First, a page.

I’m trying to have it all right now as the mother of 4 and the Owner of my own company. It’s hard work, and exhausting, but if I thought it wasn’t possible I wouldn’t be putting this much energy into it. And if you told me today that I would have to sacrifice my marriage or family to have a stellar career, I’d give the career up in a heartbeat. But that’s just me. One of the beautiful things about being a woman today is that we can all make our own choices and lead the lives that make us happy and fulfilled. If that choice involves career success but not a husband or children, that’s fine. But so is choosing not to work if that is what makes you happy.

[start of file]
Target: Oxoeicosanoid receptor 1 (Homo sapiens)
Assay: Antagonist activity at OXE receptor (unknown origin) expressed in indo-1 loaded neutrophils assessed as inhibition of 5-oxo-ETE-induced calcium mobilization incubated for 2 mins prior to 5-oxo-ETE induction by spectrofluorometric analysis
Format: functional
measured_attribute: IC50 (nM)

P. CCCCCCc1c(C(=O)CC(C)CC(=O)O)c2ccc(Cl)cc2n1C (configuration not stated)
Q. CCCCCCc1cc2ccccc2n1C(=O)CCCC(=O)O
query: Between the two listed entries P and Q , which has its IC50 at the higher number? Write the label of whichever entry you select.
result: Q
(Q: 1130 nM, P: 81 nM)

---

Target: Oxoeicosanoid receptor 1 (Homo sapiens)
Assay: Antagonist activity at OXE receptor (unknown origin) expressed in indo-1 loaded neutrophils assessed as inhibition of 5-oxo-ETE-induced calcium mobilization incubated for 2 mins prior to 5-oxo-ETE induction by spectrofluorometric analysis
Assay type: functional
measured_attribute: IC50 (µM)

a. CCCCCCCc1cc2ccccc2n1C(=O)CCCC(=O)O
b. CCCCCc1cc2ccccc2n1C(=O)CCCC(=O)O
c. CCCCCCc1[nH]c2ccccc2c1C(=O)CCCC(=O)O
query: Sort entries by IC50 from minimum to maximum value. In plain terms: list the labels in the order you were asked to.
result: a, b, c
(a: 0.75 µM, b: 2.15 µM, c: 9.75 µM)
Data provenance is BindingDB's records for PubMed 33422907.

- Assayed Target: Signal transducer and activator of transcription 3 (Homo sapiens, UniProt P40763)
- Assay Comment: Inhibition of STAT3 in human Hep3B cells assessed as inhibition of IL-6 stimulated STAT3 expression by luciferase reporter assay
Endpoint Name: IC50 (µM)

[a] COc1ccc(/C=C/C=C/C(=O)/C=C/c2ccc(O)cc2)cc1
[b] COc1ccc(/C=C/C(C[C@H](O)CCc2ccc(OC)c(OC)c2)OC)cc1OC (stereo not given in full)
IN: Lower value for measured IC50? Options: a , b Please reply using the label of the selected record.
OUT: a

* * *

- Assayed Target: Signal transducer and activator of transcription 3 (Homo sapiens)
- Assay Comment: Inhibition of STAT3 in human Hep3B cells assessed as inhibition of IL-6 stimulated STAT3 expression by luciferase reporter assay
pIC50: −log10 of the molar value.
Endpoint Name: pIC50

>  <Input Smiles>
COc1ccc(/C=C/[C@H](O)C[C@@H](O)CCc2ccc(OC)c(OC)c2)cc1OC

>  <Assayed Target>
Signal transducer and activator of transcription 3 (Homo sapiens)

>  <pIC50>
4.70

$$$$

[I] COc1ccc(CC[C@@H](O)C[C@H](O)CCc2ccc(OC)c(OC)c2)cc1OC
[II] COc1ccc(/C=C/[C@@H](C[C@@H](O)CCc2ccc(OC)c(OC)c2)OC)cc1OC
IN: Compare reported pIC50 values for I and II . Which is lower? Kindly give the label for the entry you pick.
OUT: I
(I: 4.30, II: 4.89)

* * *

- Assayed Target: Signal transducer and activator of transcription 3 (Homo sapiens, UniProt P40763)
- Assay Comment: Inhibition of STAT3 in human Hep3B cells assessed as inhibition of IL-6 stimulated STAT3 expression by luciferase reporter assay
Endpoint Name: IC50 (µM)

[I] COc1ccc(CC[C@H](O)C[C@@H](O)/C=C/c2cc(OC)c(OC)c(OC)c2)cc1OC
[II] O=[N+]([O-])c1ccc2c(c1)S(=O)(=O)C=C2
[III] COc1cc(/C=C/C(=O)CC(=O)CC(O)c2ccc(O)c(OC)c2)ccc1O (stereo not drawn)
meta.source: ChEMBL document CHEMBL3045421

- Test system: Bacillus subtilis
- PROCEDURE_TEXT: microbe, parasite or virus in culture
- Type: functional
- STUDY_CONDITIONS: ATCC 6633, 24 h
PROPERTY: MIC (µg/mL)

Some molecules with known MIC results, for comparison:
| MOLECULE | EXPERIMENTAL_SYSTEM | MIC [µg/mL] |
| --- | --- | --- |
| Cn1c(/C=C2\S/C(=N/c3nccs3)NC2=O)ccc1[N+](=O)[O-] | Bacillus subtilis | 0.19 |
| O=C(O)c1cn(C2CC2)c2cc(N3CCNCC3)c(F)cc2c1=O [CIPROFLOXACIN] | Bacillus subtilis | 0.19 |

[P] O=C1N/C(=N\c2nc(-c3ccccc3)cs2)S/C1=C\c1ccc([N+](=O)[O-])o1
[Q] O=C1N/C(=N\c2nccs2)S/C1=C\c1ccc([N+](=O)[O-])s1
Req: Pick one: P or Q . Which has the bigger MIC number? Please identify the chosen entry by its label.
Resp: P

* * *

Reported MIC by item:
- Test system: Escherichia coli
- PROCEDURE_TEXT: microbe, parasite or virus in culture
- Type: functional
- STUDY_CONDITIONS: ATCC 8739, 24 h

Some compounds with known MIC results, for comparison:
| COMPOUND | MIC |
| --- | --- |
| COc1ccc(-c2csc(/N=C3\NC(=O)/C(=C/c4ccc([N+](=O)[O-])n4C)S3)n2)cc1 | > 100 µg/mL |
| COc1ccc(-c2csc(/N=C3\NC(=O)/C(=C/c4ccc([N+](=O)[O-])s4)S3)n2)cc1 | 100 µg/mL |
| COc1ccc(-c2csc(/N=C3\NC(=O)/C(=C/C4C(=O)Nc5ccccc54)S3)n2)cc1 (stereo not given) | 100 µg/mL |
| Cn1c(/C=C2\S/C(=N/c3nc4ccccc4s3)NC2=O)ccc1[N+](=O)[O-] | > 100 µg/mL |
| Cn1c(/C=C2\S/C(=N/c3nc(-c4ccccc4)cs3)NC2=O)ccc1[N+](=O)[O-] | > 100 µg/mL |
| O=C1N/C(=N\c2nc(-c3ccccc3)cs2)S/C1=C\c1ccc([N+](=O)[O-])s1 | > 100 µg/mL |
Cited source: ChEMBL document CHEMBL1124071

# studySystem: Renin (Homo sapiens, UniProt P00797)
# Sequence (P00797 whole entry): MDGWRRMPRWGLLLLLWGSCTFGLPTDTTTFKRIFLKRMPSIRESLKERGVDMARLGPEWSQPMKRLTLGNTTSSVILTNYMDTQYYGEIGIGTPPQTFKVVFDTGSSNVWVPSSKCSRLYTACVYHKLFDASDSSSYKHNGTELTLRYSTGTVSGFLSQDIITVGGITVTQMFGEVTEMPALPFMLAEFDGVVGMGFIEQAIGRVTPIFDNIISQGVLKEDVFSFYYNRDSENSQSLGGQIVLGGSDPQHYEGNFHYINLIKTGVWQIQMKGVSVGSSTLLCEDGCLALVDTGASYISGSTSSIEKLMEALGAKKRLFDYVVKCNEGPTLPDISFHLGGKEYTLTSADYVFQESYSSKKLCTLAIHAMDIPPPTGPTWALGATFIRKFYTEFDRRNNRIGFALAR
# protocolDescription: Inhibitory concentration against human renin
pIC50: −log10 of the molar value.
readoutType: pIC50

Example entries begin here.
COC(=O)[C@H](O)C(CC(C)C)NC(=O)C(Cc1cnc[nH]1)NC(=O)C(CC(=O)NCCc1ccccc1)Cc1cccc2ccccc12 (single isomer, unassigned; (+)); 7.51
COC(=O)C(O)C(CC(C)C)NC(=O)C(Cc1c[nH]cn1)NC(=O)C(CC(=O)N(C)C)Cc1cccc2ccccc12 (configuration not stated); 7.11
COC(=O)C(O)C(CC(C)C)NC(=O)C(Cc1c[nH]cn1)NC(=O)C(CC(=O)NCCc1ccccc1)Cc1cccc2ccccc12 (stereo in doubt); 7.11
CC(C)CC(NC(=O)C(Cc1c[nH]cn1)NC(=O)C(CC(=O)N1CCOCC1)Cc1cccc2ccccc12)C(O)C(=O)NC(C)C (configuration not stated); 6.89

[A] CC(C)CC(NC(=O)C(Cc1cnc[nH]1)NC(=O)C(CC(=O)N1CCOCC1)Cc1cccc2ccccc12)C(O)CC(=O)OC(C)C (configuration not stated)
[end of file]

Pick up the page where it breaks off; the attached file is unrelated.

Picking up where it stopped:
Thank goodness having it all is still an option too, and for those of you out there who, like me, are trying to have it all while losing sleep and gaining a few more gray hairs, I say “Bravo!!!!” (and feel free to email or IM me at 1 am, when I will surely be up working and folding laundry!).

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Sometime this morning, my husband and I will sit down at our kitchen table with two copies of our Microsoft Outlook calendars and hold a strategic planning session. Although we work together in our business, we will not be talking about client meetings, project reviews, or our business plan – we’ll be planning out who will do what (and when and where we’ll do it) over the weekend.